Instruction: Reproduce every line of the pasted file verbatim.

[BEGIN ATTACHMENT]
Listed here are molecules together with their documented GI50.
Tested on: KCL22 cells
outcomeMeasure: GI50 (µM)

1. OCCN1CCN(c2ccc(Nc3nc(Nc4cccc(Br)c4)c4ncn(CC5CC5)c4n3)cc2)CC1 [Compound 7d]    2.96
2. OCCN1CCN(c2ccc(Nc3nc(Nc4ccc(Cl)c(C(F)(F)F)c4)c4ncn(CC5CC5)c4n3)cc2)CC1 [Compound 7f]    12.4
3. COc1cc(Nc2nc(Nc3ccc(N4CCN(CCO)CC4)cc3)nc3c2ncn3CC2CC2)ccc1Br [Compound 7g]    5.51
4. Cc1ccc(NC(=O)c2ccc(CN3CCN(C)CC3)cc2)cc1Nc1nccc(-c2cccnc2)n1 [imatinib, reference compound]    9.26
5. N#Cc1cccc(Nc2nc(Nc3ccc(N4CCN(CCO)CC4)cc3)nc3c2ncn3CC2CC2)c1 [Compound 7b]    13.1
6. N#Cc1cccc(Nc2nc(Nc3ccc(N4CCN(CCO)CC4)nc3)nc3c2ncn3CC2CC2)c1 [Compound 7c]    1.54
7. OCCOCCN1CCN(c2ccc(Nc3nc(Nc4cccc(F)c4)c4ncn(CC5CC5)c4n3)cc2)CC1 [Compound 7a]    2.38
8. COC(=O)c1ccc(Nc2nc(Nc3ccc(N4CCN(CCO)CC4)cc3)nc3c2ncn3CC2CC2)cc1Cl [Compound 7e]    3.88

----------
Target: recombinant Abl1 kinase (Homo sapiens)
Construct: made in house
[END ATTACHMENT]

Listed here are molecules together with their documented GI50.
Tested on: KCL22 cells
outcomeMeasure: GI50 (µM)

1. OCCN1CCN(c2ccc(Nc3nc(Nc4cccc(Br)c4)c4ncn(CC5CC5)c4n3)cc2)CC1 [Compound 7d]    2.96
2. OCCN1CCN(c2ccc(Nc3nc(Nc4ccc(Cl)c(C(F)(F)F)c4)c4ncn(CC5CC5)c4n3)cc2)CC1 [Compound 7f]    12.4
3. COc1cc(Nc2nc(Nc3ccc(N4CCN(CCO)CC4)cc3)nc3c2ncn3CC2CC2)ccc1Br [Compound 7g]    5.51
4. Cc1ccc(NC(=O)c2ccc(CN3CCN(C)CC3)cc2)cc1Nc1nccc(-c2cccnc2)n1 [imatinib, reference compound]    9.26
5. N#Cc1cccc(Nc2nc(Nc3ccc(N4CCN(CCO)CC4)cc3)nc3c2ncn3CC2CC2)c1 [Compound 7b]    13.1
6. N#Cc1cccc(Nc2nc(Nc3ccc(N4CCN(CCO)CC4)nc3)nc3c2ncn3CC2CC2)c1 [Compound 7c]    1.54
7. OCCOCCN1CCN(c2ccc(Nc3nc(Nc4cccc(F)c4)c4ncn(CC5CC5)c4n3)cc2)CC1 [Compound 7a]    2.38
8. COC(=O)c1ccc(Nc2nc(Nc3ccc(N4CCN(CCO)CC4)cc3)nc3c2ncn3CC2CC2)cc1Cl [Compound 7e]    3.88

----------
Target: recombinant Abl1 kinase (Homo sapiens)
Construct: made in house